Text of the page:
I use the iTunes radio feature for my listening pleasure. Believe they don't need iRadio and everything is there and if I hear a song I like I use 'SoundHound' to find its name and iTunes is featured there if I want to buy that tune.


     


    With iTunes I can buy and download apps and whatever and not just for buying music, now you know why iTunes is so important to Apple.


  • Reply 14 of 19
    btracy713btracy713 Posts: 42member
    Sonys just being a bitch, lay down and take it! Apple gonna get it done!
  • Reply 15 of 19
    theothergeofftheothergeoff Posts: 2,081member

    Quote:

    Originally Posted by Nairb View Post


     

    But the radio station that you switch from still pays royalties for airing the music, regardless or whether you switch stations of not.


    This.


     


    The music industry grew up mirroring the value of the audience like 'ad impressions'  even if you don't read/listen the ad, the size of the audience determines the 'value' to the music being broadcast.  Every set of 'potential' ears and partial plays count to Sony.   So if you hear 1 second of the sony, they want a 'full cut,' just like if 1milion people are staring out the window while listening to their local radio station, not paying attention.


     


    iTunes is a huge audience.   I'm sure Sony would charge for cover art viewing if there had been admission fees to musics stores in the 70s.;-)


     


    Sony is number 2 in the music business... they have some weight to swing around. 

  • Reply 16 of 19
    gatorguygatorguy Posts: 20,278member

    Quote:

    Originally Posted by jrogowsk View Post



    Will some one please clue me in why Apple needs a streaming music service. I could see Apple moving the desktop iTunes Radio service over to the iOS iTunes app. However why does Apple need to be joining the competition to have streaming music when there is Pandora, Spotify, Slacker Radio, iRadio, Lastfm, Rhapsody, and now Google? I apologize for not naming your favorite. Perhaps the future of music is streaming services, but people will still want to purchase music, and Apple has this market. iTunes on iOS should have a music identifying ability such as Shazam, and ensuring the most convenient, and most pleasurable music service is through iTunes. Apple seems wise by encouraging a healthy app ecosystem, not trying to out compete others such as Google too often seems to be doing.


    I've been thinking about why Apple's service would reportedly be ad-supported and why they even need one in the first place. This is just an off-the-cuff guess.


     


    I believe it comes down to user data and iAds. A "free" ad-supported Apple music service would tear a page from Google's palybook: trade a little information about yourself and your world in return for a service or feature you'd like to have. Pour a little sugar on it in effect.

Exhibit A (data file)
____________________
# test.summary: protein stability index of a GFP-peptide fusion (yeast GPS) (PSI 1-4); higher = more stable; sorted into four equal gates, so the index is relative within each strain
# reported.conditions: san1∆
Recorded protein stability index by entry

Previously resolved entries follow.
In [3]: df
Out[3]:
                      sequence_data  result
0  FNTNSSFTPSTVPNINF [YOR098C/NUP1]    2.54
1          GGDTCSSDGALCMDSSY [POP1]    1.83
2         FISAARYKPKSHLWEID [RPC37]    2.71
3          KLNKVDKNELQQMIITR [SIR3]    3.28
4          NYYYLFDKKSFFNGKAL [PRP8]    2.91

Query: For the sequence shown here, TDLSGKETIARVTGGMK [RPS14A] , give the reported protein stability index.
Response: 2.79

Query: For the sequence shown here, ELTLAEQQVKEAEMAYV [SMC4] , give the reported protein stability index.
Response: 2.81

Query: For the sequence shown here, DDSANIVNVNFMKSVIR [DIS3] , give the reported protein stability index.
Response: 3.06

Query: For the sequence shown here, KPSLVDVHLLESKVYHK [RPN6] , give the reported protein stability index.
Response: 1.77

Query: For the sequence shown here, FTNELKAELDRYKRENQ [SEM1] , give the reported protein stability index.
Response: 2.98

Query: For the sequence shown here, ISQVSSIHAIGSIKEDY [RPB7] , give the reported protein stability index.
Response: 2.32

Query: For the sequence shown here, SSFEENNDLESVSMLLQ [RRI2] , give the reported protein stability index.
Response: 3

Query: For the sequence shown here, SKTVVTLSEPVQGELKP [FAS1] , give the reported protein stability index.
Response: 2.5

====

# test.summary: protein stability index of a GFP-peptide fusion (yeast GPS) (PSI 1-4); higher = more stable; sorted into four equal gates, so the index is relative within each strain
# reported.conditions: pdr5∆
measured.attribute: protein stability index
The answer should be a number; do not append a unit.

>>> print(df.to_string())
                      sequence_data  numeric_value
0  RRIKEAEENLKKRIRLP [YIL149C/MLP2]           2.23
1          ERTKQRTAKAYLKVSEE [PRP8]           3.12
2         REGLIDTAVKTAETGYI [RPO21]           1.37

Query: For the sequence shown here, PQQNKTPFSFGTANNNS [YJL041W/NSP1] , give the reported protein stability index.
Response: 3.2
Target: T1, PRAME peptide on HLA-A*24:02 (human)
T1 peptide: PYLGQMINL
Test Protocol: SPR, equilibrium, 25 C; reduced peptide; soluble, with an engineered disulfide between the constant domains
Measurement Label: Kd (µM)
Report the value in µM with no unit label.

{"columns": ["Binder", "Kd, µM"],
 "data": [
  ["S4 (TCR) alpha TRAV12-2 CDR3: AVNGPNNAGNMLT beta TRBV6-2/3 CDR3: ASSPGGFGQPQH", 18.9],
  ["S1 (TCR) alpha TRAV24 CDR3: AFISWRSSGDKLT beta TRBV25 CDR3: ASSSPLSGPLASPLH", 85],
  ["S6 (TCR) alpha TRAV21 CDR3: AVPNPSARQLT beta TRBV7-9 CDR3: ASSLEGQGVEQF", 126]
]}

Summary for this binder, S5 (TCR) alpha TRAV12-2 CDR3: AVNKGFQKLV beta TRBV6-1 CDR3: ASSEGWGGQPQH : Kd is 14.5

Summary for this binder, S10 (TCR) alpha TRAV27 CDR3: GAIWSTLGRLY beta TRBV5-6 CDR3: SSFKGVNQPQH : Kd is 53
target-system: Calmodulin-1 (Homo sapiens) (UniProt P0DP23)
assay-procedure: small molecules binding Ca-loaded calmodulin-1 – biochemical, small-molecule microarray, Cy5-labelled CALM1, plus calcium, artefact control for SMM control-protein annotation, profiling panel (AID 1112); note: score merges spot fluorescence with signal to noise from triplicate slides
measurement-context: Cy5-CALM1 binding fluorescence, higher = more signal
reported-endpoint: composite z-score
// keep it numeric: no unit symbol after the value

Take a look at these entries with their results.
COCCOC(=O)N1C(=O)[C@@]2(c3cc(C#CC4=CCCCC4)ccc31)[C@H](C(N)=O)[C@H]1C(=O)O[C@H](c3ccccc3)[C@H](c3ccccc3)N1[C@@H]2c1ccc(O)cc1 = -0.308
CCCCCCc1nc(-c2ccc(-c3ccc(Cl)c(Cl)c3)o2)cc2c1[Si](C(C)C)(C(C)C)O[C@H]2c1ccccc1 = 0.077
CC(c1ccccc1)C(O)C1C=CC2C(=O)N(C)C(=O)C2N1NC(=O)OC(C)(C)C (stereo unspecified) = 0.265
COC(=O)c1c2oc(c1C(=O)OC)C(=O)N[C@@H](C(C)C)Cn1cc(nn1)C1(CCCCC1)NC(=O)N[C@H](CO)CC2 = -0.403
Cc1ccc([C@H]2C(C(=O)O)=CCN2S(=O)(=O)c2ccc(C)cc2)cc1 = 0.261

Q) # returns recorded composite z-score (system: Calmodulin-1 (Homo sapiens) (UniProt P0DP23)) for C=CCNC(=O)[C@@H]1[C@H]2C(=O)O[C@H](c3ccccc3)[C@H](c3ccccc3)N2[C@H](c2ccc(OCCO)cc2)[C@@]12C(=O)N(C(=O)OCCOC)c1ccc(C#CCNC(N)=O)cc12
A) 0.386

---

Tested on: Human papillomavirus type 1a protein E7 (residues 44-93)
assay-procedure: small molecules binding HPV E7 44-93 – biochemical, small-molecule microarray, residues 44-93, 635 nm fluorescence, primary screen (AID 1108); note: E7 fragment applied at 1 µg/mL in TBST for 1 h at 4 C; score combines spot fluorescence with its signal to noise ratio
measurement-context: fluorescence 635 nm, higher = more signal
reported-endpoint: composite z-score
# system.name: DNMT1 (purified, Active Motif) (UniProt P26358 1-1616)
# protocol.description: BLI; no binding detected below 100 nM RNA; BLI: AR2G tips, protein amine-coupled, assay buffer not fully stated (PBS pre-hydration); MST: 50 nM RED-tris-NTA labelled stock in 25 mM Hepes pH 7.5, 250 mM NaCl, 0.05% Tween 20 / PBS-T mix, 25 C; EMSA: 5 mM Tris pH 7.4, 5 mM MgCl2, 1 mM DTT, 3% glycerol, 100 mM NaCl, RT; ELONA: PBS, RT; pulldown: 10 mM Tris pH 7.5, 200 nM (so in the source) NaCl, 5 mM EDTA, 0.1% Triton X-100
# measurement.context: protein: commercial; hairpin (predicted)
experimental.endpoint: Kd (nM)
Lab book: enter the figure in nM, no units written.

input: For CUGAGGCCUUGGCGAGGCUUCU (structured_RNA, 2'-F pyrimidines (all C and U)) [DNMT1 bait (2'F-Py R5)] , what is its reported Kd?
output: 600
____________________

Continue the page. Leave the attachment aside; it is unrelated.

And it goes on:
So far Apple's ad revenue efforts haven't been as successful as they expected, with potential billions being left on the table. I expect that millions of iDevice owners who otherwise may not be contributing much in the way of personal and location data would need to "opt-in" to sharing search and location in order to receive Apple's music streaming service. When combined with the data they're collecting from users of Apple's new maps along with iTunes user financial data it creates a richer "anonymized" demographic database, the kind of detailed marketing help that advertisers expect. It would also give those advertising customers a lot more exposure with millions of new eyes, thus making iAd a much more valuable resource. How better to give iAds and the resulting revenue a big ol' kick?  


     


    If the rumors are true, and they likely are IMHO, a high-profile and widely used Apple service supported by advertising would be a big change in tactics. It won't be done unless the revenues make it worthwhile, especially with potential blow-back from some hard-core Apple fans who may have a (irrational) fear of ad targeting.


     


    If it's not hard cash from the users then Apple is going to get it from the advertisers 'cause it ain't gonna be free. Those ad customers will expect the same type of value they get from companies like Google and to do that Apple is going to need to know and deliver the same kinds of information about their users.


     


    It might also help explain why Google was willing to go all-cash their music streaming. With the Google agreement in hand the music companies can pressure Apple for cash too rather than a split of ad-revenue, which would be be in Google's best interests too. I'm sure they'd love for iAds to remain a bit player.


     


    Just my opinion.

  • Reply 17 of 19
    The business model is very clear. It will be on iDevices only.

    I'm sure negotiations will be concluded in time with the release of IOS 7.
  • Reply 18 of 19
    clemynxclemynx Posts: 1,509member
    If iRadio is more akin to Pandora than Spotify I won't find it very interesting.
  • Reply 19 of 19
    dasanman69dasanman69 Posts: 12,976member
    It's called the 'Lap Dance' clause. Once the next song starts you gotta pay for it.